At any given point in time, X-Team has dozens of fully remote developer jobs available. To apply for one of these jobs, all you need to do is create an X-Team profile. Your profile is where you tell us a little about yourself, your job preferences, and your experience by uploading your software engineer resume. Once you’ve completed your profile, applying for an X-Team job takes only a click.

Because X-Team recruiters scan all the profiles that apply for a job, it’s in your best interests to make your profile stand out as much as possible. Use the do’s and don’ts in this blog post to significantly improve your X-Team profile and increase your chances of being selected for an interview.

Do This

Upload a CV

Your X-Team profile is only complete when you upload your CV. So don’t forget to upload it. It’s hard for us to understand who you are and what you’ve done without a CV.

If you don’t have a CV, there are many ways to generate a CV that's good enough to apply with. For example, LinkedIn allows you to save your profile as a PDF. If you have an updated LinkedIn profile, that can serve as a baseline CV. Otherwise, here's a blog post on how to create an amazing software engineer resume.

If you have multiple CVs, create one comprehensive CV that lists your skills, work history, and education, and upload that one to your X-Team profile. While you can only upload one CV for your X-Team profile, we will create a custom X-Team profile once you’ve passed the first few stages of the application process. Your custom profile will present you in the best possible light for any interviews that arise with our partners.

Put Your Skills in Work History

Skills are extremely valuable keywords that X-Team recruiters use to find the right candidates for a job. If we’re looking for a React developer, we filter for CVs that have the React keyword. So list all the skills you’ve used for a particular job and put those skills underneath your work history descriptions. It’s what allows our parser to connect what skills you used for what job and for long you’ve been practicing these skills.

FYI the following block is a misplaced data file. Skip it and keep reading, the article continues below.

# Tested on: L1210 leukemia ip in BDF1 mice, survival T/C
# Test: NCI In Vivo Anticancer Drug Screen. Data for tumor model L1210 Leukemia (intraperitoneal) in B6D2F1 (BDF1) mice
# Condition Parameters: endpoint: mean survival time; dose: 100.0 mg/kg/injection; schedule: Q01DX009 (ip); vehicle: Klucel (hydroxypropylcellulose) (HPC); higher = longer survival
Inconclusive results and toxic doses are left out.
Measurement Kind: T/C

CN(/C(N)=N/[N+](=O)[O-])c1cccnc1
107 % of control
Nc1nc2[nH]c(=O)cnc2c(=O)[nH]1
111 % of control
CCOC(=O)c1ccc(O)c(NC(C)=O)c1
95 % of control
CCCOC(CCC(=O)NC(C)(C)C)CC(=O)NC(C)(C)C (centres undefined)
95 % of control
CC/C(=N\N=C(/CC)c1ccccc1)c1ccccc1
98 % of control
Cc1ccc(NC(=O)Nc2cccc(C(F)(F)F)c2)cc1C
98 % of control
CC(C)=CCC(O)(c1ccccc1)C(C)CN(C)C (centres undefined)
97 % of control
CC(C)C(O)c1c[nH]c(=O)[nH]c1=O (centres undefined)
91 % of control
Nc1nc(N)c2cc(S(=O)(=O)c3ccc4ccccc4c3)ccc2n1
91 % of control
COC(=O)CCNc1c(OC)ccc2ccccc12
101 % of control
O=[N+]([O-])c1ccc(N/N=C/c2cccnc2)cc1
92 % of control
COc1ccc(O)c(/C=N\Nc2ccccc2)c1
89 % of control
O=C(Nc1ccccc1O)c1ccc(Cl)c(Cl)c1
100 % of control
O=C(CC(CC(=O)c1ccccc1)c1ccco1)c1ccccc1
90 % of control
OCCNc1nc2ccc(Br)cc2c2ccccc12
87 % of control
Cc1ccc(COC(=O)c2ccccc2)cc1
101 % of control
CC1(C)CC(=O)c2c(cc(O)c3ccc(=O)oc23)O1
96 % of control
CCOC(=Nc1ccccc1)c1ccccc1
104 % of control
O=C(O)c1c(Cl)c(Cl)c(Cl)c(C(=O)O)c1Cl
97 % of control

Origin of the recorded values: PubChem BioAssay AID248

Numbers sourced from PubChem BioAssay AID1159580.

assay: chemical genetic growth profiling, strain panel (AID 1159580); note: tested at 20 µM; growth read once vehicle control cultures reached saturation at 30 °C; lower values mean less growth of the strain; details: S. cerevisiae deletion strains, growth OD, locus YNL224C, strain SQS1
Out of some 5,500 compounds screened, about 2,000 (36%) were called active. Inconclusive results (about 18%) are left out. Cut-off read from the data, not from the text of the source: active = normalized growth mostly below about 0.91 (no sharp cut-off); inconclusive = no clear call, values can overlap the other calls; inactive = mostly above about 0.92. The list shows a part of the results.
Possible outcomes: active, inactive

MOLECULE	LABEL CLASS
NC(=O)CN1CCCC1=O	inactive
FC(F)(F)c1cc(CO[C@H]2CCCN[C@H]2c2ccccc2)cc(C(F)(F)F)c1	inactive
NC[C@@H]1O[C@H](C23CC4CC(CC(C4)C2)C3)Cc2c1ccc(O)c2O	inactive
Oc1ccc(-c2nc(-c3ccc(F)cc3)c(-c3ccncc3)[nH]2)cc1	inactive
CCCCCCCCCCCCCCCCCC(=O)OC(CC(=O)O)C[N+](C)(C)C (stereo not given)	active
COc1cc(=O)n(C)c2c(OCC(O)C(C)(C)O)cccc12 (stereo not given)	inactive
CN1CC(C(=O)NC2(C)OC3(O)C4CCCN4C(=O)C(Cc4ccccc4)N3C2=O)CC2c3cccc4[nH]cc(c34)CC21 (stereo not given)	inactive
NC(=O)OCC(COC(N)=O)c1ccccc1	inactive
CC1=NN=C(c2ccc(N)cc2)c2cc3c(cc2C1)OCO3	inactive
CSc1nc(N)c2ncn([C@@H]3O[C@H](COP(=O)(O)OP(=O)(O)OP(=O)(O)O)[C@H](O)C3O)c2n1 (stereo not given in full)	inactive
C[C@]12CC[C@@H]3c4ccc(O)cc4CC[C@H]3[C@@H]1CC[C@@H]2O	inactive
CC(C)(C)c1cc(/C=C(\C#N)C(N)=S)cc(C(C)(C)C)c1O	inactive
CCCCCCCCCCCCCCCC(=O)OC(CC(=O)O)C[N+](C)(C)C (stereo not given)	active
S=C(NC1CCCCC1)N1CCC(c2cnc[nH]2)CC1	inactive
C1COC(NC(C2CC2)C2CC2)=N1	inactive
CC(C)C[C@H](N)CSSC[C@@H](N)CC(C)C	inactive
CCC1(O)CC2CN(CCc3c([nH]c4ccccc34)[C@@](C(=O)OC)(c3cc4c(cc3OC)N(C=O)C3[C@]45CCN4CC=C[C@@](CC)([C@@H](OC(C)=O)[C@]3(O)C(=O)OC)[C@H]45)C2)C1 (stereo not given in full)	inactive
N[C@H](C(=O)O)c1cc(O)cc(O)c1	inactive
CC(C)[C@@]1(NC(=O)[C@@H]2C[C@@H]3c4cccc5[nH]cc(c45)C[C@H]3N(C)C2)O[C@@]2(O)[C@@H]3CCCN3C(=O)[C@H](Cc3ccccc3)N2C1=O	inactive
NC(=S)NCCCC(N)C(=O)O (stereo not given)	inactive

Additionally, always make sure you write the full names of your skills. So don’t write Go but write Golang. Don’t write ML but write machine learning. Go over your CV and make sure that anything that could cause confusion is clarified.

Which of these work history descriptions do you think is better?

  • Rebuilt an old SaaS application.
  • Used React and Redux to rebuild an old SaaS application.

Provide Relevant Information

On your CV and in the About section of your X-Team profile, you're only given a certain amount of space to tell us about yourself. Give as much relevant information as possible. Use action verbs: maintained, developed, refactored, implemented, etc. These verbs are powerful and specific. Include the technologies you have used too, as well as the results you achieved.

Which of these two sentences do you think is better?

  • Worked on a database to improve its performance.
  • Used Liquibase to refactor a MySQL database and improved performance by 12%.

Use Numbers

If you have numbers to back up your experience, use them. How many concurrent users does your app have? By what percentage did you improve performance? In how many days did you program your website? Use numbers to your advantage. Just don't make them up (we can tell).